Mateo Pizarro’s tiny graphite drawings are scarcely larger than the length of a match but contain enough detail to suggest entire stories, both surreal and terrifying. The Colombian artist refers to these as his Micro-Barroque series, and while the images shown here seem focused on the incredible detail contained in small spaces, Pizarro also explores more macabre and unsettling images in a collection of hybrid creatures titled Bestiary of Improbable Animals. You can see more of Pizarro’s work on Instagram and Behance. (via Juxtapoz)
Artist Rosa de Jong continues to explore the spacious confines of glass test tubes by erecting impossibly small buildings, trees, and other inhabitable structures inside of them. For her series titled Micro Matter the Amsterdam-based artist uses traditional model-making materials and her own handcrafted structures that she suspends inside scientific instruments. You can see some of her latest sculptures on Behance, and she may eventually start selling some of her pieces online, so be sure to signup for an alert.
Kiev-based glass artist Nikita Drachuk of Glass Symphony (previously) continues to crank out all matter of tiny glass objects from birds and bees to slugs and salamanders. Drachuk primarily uses a technique called lampwork, where a high-temperature torch is used to melt colorful glass rods. You can see more of his work on Etsy.
Artist Cindy Chinn (previously) recently created a commissioned work for the California-based Epiphany Elephant Museum, a miniature graphite carving of a family of elephants. The piece, titled “Elephant Walk,” features the animals on the tip of a carpenter’s pencil alongside trees that are dotted to imitate foliage. To accurately carve the minuscule materials, Chinn utilizes a magnifying lamp and trinocular microscope. If you are interested in commissioning a piece, or would like to see her other carvings, she has works for sale on her Etsy store.
You can see more images of her miniature carved works on her Facebook, blog, and website. (via Twisted Sifter)
Blink, and you’ll miss it. Secreted amongst weeds growing in the cracks of sidewalks or hidden in a tiny pile of trash, street artist Slinkachu creates site-specific interventions of miniature people living just under our feet. More than just hiding tiny figurines in public places, each of his artworks are carefully considered, crafted, and installed before the artist takes a photo to document it. While clearly humorous in nature, Slinkachu’s pieces touch on much larger ideas of environment, globalization, and a culture of isolation often found in large cities. Via Andipa Gallery:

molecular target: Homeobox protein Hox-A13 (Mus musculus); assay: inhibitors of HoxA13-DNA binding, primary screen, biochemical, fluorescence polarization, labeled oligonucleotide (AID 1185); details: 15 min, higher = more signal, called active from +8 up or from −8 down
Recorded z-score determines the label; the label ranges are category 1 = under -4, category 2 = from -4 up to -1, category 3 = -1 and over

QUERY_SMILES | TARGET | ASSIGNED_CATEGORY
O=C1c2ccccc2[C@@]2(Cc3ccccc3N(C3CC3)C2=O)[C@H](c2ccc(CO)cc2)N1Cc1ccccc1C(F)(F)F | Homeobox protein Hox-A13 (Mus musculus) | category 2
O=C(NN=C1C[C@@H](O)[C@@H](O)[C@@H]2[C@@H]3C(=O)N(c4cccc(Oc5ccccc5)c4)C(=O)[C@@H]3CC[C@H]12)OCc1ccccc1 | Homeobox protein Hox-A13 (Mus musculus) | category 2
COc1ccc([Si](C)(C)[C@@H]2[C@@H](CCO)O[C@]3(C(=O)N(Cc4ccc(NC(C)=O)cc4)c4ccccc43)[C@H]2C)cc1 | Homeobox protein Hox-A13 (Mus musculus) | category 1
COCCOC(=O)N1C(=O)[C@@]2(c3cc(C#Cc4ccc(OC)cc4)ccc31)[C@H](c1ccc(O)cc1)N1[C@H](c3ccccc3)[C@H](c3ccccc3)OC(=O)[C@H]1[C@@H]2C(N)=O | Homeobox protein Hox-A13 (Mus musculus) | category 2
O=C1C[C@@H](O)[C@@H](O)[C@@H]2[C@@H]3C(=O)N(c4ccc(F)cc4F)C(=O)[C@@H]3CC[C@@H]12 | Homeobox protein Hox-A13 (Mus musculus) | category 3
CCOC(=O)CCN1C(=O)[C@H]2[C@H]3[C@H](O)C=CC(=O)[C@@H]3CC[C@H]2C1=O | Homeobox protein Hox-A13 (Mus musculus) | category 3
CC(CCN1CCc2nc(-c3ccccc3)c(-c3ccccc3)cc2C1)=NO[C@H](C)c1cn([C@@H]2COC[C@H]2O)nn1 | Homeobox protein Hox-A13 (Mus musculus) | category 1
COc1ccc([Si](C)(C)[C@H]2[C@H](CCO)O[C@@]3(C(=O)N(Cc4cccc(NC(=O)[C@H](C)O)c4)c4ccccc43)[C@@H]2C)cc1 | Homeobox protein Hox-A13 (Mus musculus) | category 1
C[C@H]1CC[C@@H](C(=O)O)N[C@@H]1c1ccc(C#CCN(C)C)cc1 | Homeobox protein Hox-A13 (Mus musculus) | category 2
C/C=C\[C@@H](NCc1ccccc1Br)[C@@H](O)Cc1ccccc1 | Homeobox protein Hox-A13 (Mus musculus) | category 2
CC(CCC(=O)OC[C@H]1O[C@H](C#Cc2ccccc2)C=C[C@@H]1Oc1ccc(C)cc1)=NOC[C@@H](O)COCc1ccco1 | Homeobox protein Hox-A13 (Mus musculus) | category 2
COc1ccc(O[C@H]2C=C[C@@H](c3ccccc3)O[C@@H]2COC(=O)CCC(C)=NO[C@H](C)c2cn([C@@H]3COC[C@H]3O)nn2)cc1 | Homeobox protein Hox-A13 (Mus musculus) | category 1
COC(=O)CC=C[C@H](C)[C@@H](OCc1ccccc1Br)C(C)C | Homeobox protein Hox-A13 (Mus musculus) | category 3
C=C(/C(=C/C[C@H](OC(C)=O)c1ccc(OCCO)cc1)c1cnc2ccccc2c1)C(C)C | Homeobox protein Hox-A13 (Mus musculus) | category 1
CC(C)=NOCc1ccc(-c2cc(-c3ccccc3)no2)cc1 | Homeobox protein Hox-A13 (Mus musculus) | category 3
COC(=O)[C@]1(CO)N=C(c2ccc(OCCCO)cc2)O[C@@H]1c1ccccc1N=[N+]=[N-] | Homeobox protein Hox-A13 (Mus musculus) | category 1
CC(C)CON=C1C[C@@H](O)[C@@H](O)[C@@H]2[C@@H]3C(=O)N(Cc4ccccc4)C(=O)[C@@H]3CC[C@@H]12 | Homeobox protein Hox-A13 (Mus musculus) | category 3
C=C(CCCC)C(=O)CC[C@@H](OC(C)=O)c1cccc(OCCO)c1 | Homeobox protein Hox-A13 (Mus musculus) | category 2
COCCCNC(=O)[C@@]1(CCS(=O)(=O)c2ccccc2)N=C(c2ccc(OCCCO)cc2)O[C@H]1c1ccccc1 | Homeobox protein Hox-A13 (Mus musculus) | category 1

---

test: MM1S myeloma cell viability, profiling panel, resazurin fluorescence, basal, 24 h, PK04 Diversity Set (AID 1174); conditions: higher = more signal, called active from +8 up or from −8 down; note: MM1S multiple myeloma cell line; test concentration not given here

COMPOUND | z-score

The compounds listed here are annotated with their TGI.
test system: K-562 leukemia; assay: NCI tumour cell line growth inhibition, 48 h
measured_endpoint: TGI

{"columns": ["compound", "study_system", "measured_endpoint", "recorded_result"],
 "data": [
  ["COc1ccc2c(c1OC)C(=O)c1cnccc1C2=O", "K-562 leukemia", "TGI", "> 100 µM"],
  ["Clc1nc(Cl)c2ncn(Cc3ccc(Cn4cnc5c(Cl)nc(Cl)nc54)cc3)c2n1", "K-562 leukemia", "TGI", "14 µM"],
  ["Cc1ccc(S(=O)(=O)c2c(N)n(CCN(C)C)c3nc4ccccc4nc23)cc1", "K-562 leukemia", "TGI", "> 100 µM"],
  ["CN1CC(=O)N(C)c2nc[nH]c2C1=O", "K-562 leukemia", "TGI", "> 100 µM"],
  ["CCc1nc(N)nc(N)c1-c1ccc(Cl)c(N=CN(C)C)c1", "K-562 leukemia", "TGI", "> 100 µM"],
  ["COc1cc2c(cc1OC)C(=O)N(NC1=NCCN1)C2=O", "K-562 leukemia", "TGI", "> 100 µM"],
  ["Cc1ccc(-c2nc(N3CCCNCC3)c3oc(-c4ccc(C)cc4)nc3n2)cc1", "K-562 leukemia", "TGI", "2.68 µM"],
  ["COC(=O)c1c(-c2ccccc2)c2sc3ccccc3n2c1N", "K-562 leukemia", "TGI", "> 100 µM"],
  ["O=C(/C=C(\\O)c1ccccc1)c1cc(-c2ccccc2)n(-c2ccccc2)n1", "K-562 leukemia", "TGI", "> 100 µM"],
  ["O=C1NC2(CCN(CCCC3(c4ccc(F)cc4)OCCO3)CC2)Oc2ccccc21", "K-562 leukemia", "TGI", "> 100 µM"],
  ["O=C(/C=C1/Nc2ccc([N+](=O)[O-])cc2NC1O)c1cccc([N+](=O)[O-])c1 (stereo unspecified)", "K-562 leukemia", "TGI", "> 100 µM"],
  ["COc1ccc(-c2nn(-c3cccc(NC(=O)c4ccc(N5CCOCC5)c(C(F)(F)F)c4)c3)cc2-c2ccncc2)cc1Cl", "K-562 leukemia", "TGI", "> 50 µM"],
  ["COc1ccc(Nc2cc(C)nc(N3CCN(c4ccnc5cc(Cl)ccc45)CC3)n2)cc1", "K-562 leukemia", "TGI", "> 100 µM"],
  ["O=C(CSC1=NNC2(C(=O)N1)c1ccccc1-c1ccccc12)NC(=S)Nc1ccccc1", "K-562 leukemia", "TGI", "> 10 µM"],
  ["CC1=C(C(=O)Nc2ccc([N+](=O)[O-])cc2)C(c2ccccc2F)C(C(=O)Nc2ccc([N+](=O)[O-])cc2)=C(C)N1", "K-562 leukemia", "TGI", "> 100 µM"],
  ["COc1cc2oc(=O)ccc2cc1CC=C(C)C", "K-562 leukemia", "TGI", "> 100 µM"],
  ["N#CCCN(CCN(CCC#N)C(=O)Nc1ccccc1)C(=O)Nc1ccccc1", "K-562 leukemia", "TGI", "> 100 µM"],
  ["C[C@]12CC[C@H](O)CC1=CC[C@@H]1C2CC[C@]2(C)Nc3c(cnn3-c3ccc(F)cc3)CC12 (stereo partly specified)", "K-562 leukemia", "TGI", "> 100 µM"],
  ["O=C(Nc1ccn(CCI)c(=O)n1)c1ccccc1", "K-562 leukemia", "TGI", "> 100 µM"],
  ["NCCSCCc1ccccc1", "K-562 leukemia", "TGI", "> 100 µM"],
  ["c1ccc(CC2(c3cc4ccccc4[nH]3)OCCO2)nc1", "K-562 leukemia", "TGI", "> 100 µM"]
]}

These figures embody the estrangement spurred by the over-whelming nature of the modern metropolis, and incite a renewed perspective of the everyday urban experience to those who find them. This sense of isolation and melancholy, however, is accompanied by sense of irony and humour that makes Slinkachu’s commentary all the more poignant.
You can see more of his little people artworks on Instagram and at Andipa Gallery. (via This Isn’t Happiness)
“Library” (2007), all images via The Drawing Room
Since 2005, artist Lori Nix and partner Kathleen Gerber have been producing dioramas that depict post-apocalyptic environments, everyday scenes that give the audience a glimpse of their world once nature has been left to take over. Nearly everything within the scenes is fabricated by the two under the name Nix+Gerber, with each scene taking approximately seven months from start to the final photograph. This means that the two take approximately two photographs a year, spending the bulk of their practice on miniature reproduction.
When deciding the last piece to produce for the body of work “The City,” Nix+Gerber decided to look inward. They choose to replicate their own studio, titled “The Living Room” (2013), which Nix explains actually looks like the end of the world, a disaster scene to fit within the dystopian series. For this particular project they had to work in an extremely meta fashion, scanning each CD that sat on their shelves and reproducing an even smaller replica of a subway train car that was sitting in their studio when they started production.
“It’s the little details that really make the scene come alive,” said Nix. “The fan in the back window, the paracords going everywhere, and the little items on the table.”
Despite the fact that most of Nix’s practice is focused on creating the props for each shoot, she still labels herself as a photographer rather than sculptor. “I’m not the type of photographer that is going to go out and find things to photograph,” said Nix. “I am going to create things to photograph.”
While crafting “The Living Room,” The Drawing Room produced a short documentary about Nix+Gerber’s practice which you can see below. You can also read more about the artists’ work on their blog, and see more of their miniature scenes on their Instagram and Facebook.
“Living Room” (2013)
“Control Room” (2010)
“Anatomy Classroom” (2012)
“Laundromat at Night” (2008)
“The Subway” (2012)
“Chinese Take-Out” (2013)
“Museum of Art” (2010)
“Beauty Shop” (2010)